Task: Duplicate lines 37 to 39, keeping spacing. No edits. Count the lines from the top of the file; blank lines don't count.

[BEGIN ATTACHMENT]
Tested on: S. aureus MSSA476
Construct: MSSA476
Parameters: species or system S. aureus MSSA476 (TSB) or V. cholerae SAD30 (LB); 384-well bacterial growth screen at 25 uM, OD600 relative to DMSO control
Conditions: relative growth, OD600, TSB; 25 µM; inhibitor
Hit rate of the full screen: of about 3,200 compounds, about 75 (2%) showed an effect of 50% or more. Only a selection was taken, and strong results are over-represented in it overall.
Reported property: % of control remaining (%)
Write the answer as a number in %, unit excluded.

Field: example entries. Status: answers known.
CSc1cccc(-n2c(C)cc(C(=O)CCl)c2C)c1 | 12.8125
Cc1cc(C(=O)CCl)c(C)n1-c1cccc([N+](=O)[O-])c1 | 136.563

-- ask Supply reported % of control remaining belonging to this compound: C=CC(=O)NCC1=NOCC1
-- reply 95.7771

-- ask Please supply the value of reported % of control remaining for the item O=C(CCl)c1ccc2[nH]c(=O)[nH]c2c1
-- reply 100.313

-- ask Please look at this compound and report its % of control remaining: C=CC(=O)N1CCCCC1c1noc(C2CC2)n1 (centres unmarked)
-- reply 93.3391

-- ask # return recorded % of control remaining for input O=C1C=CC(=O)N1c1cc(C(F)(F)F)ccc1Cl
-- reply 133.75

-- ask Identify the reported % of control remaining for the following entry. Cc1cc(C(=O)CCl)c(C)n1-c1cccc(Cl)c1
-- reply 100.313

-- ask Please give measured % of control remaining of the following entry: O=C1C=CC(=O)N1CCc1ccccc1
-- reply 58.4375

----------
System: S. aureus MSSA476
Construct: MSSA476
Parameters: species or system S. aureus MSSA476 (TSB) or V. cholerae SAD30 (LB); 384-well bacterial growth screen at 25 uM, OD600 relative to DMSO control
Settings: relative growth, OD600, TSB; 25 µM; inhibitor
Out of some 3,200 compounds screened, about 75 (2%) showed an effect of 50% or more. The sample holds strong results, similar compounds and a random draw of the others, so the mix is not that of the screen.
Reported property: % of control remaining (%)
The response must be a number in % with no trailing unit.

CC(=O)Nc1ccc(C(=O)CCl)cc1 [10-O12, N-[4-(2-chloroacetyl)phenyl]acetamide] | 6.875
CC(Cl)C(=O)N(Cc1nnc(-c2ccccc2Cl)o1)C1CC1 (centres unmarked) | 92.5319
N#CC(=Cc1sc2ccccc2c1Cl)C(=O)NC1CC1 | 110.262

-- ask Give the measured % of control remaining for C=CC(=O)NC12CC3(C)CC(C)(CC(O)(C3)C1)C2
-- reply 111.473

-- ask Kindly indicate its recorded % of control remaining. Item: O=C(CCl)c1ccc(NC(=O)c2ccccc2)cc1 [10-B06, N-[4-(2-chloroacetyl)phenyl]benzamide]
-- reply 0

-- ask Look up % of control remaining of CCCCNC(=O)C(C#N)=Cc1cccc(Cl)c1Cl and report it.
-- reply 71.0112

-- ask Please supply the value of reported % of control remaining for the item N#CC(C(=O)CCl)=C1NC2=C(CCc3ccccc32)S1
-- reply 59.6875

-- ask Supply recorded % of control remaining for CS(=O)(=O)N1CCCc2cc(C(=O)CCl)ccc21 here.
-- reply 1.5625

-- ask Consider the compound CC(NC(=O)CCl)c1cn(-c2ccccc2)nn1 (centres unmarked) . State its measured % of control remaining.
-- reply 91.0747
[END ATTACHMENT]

-- reply 0

-- ask Look up % of control remaining of CCCCNC(=O)C(C#N)=Cc1cccc(Cl)c1Cl and report it.
-- reply 71.0112